It does mess itself seriously on one point: Time travel. Oh, spoiler alert, but it doesn't really matter. The fact that there's time travel is pretty inconsequential, though not nearly enough as it should be. It delivers characters into the narrative, but in at least one case it fails by trying to make a heartwarming moment out of that character reuniting with a past version of their parents, who are dead in the future. Because we don't follow this future-person, we really have no emotional pay-off, and the fact that they react so well to seeing a grown-ass version of their child makes the whole scene come off as forced at best and utterly surreal at worst. I should clarify that I mean it's inconsequential as far the narrative as a whole is concerned; someone coming from the future could easily be replaced by someone having a vision of the future, or simply making a really convincing guess. I'll illustrate this point by using Berserk, because it exemplifies everything I consider "good writing" and I love it: The Eclipse's affect on Casca couldn't have been actualized in any action other than the ones taken. Anyone who has seen/read Berserk knows what I'm talking about. Anyone who hasn't, should.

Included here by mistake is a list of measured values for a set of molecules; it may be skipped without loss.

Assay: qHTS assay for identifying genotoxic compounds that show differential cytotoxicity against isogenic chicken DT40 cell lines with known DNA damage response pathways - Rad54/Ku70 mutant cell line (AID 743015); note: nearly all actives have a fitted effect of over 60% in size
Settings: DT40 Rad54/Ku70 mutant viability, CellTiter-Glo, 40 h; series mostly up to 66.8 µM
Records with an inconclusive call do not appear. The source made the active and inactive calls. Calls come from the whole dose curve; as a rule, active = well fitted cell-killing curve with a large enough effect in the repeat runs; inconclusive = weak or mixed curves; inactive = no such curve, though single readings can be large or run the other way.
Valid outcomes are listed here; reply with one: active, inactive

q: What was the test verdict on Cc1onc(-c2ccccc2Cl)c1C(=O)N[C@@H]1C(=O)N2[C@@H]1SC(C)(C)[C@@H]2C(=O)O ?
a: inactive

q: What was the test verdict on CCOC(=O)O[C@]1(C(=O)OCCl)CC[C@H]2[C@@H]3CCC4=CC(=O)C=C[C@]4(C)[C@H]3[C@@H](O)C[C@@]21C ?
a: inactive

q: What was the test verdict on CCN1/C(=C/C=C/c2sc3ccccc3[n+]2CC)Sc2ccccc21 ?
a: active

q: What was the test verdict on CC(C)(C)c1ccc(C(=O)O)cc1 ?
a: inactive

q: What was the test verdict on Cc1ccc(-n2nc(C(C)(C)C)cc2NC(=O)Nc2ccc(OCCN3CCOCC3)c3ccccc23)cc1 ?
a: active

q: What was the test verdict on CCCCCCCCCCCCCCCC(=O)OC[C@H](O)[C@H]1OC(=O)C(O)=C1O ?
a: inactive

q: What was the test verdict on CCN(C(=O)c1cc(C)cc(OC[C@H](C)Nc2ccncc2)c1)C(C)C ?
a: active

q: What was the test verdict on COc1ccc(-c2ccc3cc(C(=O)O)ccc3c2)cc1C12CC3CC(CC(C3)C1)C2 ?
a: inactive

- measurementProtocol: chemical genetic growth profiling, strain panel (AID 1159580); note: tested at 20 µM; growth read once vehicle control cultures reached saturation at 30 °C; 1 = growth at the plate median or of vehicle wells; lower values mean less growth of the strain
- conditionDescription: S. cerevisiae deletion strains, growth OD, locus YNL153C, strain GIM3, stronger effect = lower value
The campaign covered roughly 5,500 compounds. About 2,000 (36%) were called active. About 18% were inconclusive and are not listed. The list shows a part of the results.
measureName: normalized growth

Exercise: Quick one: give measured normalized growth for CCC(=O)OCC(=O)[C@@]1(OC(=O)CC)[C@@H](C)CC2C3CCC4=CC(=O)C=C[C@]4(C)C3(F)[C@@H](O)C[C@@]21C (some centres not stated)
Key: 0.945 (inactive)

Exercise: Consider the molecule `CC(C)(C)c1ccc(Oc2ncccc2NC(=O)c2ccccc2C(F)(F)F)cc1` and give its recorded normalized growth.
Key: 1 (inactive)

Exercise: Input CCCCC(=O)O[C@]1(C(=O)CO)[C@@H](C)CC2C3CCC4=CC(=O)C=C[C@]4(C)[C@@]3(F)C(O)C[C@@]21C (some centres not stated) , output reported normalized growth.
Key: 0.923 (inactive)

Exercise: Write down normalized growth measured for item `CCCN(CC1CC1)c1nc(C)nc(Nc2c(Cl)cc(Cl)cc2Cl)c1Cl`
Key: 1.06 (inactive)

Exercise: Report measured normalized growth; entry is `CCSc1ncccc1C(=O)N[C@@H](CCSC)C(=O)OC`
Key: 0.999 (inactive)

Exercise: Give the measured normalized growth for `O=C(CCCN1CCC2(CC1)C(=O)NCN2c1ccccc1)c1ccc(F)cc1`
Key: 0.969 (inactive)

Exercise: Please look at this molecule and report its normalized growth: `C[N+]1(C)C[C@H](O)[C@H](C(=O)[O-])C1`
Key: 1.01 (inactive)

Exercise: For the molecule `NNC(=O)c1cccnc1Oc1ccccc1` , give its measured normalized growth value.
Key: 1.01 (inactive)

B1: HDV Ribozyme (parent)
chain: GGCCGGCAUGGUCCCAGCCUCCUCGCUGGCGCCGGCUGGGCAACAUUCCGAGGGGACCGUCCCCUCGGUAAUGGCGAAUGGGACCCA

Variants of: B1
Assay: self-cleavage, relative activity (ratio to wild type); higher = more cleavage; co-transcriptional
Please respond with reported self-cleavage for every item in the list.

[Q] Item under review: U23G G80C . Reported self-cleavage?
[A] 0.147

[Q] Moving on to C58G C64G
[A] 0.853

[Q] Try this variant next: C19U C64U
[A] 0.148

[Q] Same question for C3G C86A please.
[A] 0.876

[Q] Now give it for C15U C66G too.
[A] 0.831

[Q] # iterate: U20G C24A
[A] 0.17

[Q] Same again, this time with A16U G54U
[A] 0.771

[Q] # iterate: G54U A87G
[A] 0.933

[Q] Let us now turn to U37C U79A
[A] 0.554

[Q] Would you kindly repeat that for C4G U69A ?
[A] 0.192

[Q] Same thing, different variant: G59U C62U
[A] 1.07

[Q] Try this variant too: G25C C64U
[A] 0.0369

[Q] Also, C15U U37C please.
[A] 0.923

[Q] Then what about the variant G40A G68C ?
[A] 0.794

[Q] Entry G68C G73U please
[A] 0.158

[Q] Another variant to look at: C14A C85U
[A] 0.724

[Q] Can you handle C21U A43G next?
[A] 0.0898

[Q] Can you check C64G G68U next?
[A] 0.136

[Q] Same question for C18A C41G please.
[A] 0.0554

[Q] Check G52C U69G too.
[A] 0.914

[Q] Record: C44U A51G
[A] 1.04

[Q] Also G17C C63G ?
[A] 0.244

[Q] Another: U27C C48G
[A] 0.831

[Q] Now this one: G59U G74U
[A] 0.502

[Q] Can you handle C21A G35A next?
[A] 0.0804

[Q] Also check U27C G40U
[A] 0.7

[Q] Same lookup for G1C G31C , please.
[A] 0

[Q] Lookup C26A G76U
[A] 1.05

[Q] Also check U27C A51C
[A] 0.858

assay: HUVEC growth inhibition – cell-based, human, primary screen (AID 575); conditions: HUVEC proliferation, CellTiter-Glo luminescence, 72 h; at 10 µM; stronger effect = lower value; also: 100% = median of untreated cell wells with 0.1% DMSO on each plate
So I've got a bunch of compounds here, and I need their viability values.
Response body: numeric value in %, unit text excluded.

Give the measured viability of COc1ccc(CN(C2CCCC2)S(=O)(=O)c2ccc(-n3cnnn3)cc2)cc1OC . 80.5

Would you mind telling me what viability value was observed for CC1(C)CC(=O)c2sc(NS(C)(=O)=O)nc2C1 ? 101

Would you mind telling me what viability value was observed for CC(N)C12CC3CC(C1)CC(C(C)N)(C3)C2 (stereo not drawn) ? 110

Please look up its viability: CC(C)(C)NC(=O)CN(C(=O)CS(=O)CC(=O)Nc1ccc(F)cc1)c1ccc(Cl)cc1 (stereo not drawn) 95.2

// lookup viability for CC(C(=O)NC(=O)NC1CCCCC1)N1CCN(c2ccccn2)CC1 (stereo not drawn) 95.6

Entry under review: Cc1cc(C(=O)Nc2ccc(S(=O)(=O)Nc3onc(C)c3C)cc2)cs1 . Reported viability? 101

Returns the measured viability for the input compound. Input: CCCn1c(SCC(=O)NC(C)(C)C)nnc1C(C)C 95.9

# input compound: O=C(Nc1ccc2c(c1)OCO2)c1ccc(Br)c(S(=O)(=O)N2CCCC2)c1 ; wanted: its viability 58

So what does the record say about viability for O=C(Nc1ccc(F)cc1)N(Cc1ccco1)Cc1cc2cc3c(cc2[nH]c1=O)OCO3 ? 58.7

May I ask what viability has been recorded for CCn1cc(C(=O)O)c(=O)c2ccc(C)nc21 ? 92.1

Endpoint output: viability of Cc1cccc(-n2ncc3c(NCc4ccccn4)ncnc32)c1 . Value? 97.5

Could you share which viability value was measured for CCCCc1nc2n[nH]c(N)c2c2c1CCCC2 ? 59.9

This brings up my biggest complaint about the game, as it's related to the writing: There simply aren't enough internal conflicts between characters. There are disagreements and moments where they bicker, but nothing that isn't solved within the same cutscene or Support conversation. I'm willing to give it a pass, as the developers were working with a system that had little precedent within the genre of game they were making, and likely didn't want anything written that might interfere with their set image of how the heroes behaved towards each other. This is unfortunate, as a few more dramatic confrontations would've filled out the characters a bit more, and made the entire thing seem less escapist. The Fire Emblem series has enough black-and-white morality as it is, but they're meant to be epics, rolling numerous characters of varying degrees of characterization into a multi-arc narrative concerning one central conflict. They could've done better, but it's easy to see what made them play it safe is what I'm saying.